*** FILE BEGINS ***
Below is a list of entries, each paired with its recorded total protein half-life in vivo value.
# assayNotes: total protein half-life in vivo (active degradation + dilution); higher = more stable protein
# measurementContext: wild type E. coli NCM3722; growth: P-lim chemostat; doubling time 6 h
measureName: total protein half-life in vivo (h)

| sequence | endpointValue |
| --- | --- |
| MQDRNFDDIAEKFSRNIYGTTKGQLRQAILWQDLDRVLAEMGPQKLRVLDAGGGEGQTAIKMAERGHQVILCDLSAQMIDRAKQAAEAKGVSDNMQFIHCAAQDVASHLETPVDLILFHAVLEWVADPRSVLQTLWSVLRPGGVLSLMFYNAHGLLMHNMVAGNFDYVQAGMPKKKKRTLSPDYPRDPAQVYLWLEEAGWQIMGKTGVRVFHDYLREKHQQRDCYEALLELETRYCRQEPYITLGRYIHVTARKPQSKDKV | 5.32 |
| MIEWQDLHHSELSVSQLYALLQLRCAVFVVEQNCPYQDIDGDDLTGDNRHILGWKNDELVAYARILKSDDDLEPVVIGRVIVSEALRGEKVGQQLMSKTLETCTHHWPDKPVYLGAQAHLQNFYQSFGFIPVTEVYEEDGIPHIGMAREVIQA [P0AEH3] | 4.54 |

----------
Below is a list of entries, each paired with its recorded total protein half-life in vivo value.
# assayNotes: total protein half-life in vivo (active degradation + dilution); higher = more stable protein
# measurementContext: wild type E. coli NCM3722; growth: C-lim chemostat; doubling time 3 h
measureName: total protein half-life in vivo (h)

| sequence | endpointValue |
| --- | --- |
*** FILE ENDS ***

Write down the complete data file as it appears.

Below is a list of entries, each paired with its recorded total protein half-life in vivo value.
# assayNotes: total protein half-life in vivo (active degradation + dilution); higher = more stable protein
# measurementContext: wild type E. coli NCM3722; growth: P-lim chemostat; doubling time 6 h
measureName: total protein half-life in vivo (h)

| sequence | endpointValue |
| --- | --- |
| MQDRNFDDIAEKFSRNIYGTTKGQLRQAILWQDLDRVLAEMGPQKLRVLDAGGGEGQTAIKMAERGHQVILCDLSAQMIDRAKQAAEAKGVSDNMQFIHCAAQDVASHLETPVDLILFHAVLEWVADPRSVLQTLWSVLRPGGVLSLMFYNAHGLLMHNMVAGNFDYVQAGMPKKKKRTLSPDYPRDPAQVYLWLEEAGWQIMGKTGVRVFHDYLREKHQQRDCYEALLELETRYCRQEPYITLGRYIHVTARKPQSKDKV | 5.32 |
| MIEWQDLHHSELSVSQLYALLQLRCAVFVVEQNCPYQDIDGDDLTGDNRHILGWKNDELVAYARILKSDDDLEPVVIGRVIVSEALRGEKVGQQLMSKTLETCTHHWPDKPVYLGAQAHLQNFYQSFGFIPVTEVYEEDGIPHIGMAREVIQA [P0AEH3] | 4.54 |

----------
Below is a list of entries, each paired with its recorded total protein half-life in vivo value.
# assayNotes: total protein half-life in vivo (active degradation + dilution); higher = more stable protein
# measurementContext: wild type E. coli NCM3722; growth: C-lim chemostat; doubling time 3 h
measureName: total protein half-life in vivo (h)

| sequence | endpointValue |
| --- | --- |